I am not a communist. Our world is simply too chaotic to allocate resources using anything other than markets. I don't want to take money from anyone, but I want for wasteful people to see the role they play in others' suffering, and I want for those who accept responsibility for their actions to be rewarded as much as possible.

The danger of a power monger at the top of the food chain or disgruntled terrorist at the bottom is not going to do anything but increase. The only reason we've not seen a successful genocide to date wasn't that people didn't try but only that they lacked the tools. We need to start paying closer attention to how the will to do harm is created because technology is going to keep providing us with better tools.

Project Ecesis

We can't solve problems by using the same kind of thinking we used when we created them.

Albert Einstein

Much as the DoH serves as a logistical organizational umbrella, Ecesis serves as a technical one. There will be several projects, based on leveraging the latest developments in computer science to make society a better place.

One of the technologies is what is known as semantic markup. The basic idea is that everyone agrees on a common format to record metadata about information. A common example is publishing. Take this document as an example, there are two ways it can be represented to a computer. One is to record the display information like book titles and scientific names should be displayed in italics. The other option is to record that Island is a book and canis domesticus is a scientific name and let the computer display them correctly.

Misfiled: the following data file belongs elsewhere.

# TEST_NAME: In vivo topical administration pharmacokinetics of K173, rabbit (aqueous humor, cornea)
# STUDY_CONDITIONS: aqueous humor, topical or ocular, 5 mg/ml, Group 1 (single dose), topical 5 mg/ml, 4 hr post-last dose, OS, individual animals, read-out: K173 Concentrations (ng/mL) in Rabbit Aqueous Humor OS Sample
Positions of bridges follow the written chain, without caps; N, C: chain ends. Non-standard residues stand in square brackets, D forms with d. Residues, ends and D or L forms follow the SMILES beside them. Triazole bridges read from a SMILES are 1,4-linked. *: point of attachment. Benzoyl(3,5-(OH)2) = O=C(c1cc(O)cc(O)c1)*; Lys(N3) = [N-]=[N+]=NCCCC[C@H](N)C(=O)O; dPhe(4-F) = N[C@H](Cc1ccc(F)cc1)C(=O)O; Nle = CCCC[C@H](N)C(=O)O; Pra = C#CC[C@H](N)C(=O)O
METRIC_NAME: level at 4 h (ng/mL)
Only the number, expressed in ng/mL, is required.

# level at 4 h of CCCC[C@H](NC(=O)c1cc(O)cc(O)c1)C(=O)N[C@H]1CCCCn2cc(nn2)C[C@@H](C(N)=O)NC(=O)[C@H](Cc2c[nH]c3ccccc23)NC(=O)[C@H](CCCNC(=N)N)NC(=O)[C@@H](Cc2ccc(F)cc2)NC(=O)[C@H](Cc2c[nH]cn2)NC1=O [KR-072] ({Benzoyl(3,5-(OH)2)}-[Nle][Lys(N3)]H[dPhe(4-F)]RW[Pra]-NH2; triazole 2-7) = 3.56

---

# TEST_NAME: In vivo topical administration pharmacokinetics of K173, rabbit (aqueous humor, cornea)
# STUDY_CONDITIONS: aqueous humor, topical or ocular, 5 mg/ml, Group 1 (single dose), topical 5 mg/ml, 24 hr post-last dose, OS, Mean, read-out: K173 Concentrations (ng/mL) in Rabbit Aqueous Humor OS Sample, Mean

Adoption of semantic markup is somewhat spotty at best. It holds some really interesting possibilities for computer science researchers if it ever takes off.

Another concept to understand for the current plan is crypotographic signatures. When I have a document that is signed by someone else, I can verify mathematically that the agent doing the signing had access to non-public information. This means that if you, for example, send me an e-mail and sign it I know it came from you and not someone pretending to be you.

E-mail signatures have not really caught on because there's not really enough successful e-mail forgery to get people interested.

The first project I want to work on is to combine digital signatures with semantic markup in a peer-to-peer network.

Vdentity? (Don't really have a name for this yet.)

I just want you to know who I am.

Goo Goo Dolls

What would this do? Well, the network will be searchable, so let's say we have some agreed upon method semantically encoding opinions and a way of refering to the food tempeh. I can ask the computer, tell me everything that people think about tempeh and it will come up with a result. Not only will I know what people think, because they're signed, I'll know who thinks it.

I'm not really interested in people's opinions of tempeh, however, what I want to do is let them spread their opinions of each other. Imagine a system where I can search for any opinions associated with a particular e-mail address. Anybody can say anything about anyone else. Privacy has been described as the ability to pretend that you're like everyone else. This is pretty much the opposite.